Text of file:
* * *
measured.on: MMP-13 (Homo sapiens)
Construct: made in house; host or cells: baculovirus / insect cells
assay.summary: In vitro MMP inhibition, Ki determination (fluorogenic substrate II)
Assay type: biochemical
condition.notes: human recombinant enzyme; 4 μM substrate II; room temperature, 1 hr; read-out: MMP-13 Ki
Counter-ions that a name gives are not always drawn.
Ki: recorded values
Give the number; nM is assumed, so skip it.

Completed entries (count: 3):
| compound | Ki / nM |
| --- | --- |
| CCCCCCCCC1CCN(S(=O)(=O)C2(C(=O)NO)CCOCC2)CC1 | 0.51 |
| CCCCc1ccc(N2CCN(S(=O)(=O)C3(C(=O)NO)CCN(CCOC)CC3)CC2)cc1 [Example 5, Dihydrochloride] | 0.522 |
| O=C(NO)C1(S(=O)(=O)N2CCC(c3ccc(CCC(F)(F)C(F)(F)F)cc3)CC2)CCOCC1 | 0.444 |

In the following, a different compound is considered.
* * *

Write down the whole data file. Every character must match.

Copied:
measured.on: MMP-13 (Homo sapiens)
Construct: made in house; host or cells: baculovirus / insect cells
assay.summary: In vitro MMP inhibition, Ki determination (fluorogenic substrate II)
Assay type: biochemical
condition.notes: human recombinant enzyme; 4 μM substrate II; room temperature, 1 hr; read-out: MMP-13 Ki
Counter-ions that a name gives are not always drawn.
Ki: recorded values
Give the number; nM is assumed, so skip it.

Completed entries (count: 3):
| compound | Ki / nM |
| --- | --- |
| CCCCCCCCC1CCN(S(=O)(=O)C2(C(=O)NO)CCOCC2)CC1 | 0.51 |
| CCCCc1ccc(N2CCN(S(=O)(=O)C3(C(=O)NO)CCN(CCOC)CC3)CC2)cc1 [Example 5, Dihydrochloride] | 0.522 |
| O=C(NO)C1(S(=O)(=O)N2CCC(c3ccc(CCC(F)(F)C(F)(F)F)cc3)CC2)CCOCC1 | 0.444 |

In the following, a different compound is considered.